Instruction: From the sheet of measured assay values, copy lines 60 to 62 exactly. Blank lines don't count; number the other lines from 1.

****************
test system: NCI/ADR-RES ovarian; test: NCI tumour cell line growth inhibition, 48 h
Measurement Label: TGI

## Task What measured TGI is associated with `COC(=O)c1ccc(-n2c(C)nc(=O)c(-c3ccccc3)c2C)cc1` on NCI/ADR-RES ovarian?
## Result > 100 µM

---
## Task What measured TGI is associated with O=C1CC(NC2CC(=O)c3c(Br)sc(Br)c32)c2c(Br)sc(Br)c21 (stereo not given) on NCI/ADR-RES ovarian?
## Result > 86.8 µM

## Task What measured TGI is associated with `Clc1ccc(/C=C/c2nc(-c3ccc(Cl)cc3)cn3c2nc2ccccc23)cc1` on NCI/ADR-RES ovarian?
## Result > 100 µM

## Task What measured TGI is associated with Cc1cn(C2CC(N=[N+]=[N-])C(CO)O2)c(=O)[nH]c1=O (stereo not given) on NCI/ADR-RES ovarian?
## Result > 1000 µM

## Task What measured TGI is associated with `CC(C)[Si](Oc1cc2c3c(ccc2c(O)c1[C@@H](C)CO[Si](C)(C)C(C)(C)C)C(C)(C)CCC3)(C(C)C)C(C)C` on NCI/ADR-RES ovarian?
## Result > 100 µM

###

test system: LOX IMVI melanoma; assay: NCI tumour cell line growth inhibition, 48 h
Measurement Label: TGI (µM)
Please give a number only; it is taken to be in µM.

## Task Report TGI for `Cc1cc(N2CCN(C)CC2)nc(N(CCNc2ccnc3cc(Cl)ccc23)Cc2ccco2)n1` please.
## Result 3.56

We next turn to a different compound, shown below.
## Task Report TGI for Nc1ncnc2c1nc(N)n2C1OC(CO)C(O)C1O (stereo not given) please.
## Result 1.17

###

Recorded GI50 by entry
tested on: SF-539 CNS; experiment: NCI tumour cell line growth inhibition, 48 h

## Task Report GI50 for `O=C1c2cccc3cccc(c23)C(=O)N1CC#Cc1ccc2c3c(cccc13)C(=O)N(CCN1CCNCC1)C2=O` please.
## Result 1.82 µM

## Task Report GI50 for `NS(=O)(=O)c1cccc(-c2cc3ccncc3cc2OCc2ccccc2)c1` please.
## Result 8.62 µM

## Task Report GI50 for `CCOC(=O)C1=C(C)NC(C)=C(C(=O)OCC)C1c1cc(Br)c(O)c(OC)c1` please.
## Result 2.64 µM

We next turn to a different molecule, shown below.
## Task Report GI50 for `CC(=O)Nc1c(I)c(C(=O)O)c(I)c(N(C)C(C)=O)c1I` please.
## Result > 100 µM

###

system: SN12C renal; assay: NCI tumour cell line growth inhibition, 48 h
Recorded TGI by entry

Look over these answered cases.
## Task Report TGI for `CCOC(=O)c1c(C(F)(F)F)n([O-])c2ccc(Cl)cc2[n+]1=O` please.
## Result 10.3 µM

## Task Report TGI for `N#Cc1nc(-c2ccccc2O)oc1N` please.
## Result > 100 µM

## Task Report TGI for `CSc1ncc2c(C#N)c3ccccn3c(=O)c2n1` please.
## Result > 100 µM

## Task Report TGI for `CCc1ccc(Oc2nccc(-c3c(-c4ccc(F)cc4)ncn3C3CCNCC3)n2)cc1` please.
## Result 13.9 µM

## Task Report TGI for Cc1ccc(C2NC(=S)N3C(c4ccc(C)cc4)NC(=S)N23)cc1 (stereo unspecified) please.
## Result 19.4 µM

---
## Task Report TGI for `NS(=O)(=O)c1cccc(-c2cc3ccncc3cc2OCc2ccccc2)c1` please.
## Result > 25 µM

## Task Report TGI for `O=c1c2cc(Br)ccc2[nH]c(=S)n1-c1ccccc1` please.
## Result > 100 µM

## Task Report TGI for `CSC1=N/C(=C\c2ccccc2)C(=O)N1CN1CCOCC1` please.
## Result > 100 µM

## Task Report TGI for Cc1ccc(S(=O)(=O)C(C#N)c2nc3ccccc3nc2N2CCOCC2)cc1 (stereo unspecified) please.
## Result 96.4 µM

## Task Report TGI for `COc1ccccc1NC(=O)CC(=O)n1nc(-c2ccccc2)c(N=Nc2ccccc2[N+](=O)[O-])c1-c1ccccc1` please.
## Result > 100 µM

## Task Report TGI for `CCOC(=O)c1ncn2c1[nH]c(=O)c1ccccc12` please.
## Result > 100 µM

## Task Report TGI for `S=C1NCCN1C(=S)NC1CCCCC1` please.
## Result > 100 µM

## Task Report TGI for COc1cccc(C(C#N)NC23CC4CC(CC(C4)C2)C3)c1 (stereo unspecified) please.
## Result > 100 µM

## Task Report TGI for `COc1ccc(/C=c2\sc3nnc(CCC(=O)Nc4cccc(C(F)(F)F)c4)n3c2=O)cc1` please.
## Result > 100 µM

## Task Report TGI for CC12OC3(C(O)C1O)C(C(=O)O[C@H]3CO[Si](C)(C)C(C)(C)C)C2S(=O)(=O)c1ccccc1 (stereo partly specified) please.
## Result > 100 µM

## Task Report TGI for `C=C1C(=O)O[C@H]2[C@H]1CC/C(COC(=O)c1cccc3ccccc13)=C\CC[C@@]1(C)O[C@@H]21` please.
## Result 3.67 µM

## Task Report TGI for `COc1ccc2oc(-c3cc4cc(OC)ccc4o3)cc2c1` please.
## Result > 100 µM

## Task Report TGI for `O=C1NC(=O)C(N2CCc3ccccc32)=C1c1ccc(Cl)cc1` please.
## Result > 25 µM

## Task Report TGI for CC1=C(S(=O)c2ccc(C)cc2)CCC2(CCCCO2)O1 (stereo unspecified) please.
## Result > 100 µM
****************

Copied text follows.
## Task Report TGI for `CCOC(=O)c1ncn2c1[nH]c(=O)c1ccccc12` please.
## Result > 100 µM

## Task Report TGI for `S=C1NCCN1C(=S)NC1CCCCC1` please.